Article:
While I never would have admitted it then, it was my favorite time of day. I enjoyed my parents’ company, and loved dishing about what was going on in my high school sphere. However, this was before smartphones, those ever-present distractions that keep so many of us locked away in our own digital worlds.
These days, my parents and I still stand, talk and snack, but the conversations are shorter and more stilted, because at least one of us is scrolling on a personal screen. Family time is no longer as boisterous or interactive as it once was. This mirrors so many families’ reality.
Screen time often hijacks what was once considered sacred family time. And kids aren’t the only ones to blame; parents seem to have just as much difficulty turning away from their phones. This lack of interaction can make them less effective caregivers. It can breed isolation and loneliness. It can also have long-term effects on kids’ brains, impacting their communication, problem-solving and social skills.
Even though many parents try to impose limits on their kids, screens still manage to get woven into various family rituals — from mealtimes to bedtime.
“Just last night I watched us all climb in my bed on our devices — what was once a time for us to watch a family show together has been replaced by the TV in the background with my son on his iPad, my daughter on her iPhone and me sneaking glances at my iPhone on the table, yet telling everyone to get off their device,” says writer and single mom Christine Michel Carter.
Mandating limitations on screens is complicated, especially because they are used for both learning and play.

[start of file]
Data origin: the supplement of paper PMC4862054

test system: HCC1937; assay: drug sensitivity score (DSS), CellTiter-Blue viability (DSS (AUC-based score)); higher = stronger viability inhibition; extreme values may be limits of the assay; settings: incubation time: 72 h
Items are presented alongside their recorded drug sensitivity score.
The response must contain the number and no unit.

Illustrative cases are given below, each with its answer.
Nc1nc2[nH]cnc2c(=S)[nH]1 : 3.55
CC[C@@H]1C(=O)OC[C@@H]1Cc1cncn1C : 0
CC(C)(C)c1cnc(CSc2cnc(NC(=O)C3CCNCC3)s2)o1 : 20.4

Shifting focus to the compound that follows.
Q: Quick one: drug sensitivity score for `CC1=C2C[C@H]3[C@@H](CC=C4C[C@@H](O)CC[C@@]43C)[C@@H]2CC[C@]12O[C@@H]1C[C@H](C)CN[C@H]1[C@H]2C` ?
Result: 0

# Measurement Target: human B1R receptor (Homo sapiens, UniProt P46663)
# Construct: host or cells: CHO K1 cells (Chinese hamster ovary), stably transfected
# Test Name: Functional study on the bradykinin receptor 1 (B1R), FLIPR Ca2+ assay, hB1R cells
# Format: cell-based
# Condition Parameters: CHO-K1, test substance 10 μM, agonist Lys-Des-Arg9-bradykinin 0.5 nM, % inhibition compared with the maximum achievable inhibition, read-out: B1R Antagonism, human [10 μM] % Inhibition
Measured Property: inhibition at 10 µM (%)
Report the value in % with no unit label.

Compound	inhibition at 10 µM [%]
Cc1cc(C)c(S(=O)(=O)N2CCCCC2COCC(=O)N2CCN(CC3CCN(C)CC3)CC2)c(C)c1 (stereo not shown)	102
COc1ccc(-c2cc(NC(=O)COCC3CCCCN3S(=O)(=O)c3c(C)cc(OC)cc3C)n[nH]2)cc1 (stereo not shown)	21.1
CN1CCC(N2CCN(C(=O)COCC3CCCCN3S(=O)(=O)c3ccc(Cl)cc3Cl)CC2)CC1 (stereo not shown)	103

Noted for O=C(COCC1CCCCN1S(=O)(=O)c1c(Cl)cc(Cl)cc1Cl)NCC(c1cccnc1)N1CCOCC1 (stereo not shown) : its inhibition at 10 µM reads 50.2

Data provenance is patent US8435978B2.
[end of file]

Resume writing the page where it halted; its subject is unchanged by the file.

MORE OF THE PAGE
“I am always fighting an internal battle about how much screen time I allow my children (ages 2 months, 2, 10 and 12),” says Alexandra Fung, CEO of Upparent. “If they have been playing a coding game for an hour, can they still play with their Nintendo Switch, despite their one-hour screen time limit?”
But what if establishing concrete rituals could help families fight the negative effects of screen time? According to a review of 50 years of research conducted by psychologists at Syracuse University, a regular family activity that everyone enjoys and that involves interaction (translation, no one in a screen bubble), can improve family relationships and overall health. Getting everyone to participate enthusiastically, however, is no small feat.
Psychologist Evan Imber-Black works with families to address this very issue. Imber-Black is director of the Center for Families and Health at the Ackerman Institute in New York. Her book, “Rituals in Families and Family Therapy,” which she wrote with two of her former students, Janine Roberts and Richard A. Whiting, details how therapeutic family rituals can be.
All forms of rituals can help connect families, including holidays and life-cycle rituals such as weddings and funerals. But Imber-Black finds that the small, regular rituals, such as game nights and special weekly meals, tend to have the most lasting benefits.
“These are no small things in terms of needing the structure,” Imber-Black says. “One of the things we talk about in our book is rituals are a container for strong emotions, and they help us to hold them. Whether that’s joy or whether that’s sadness.”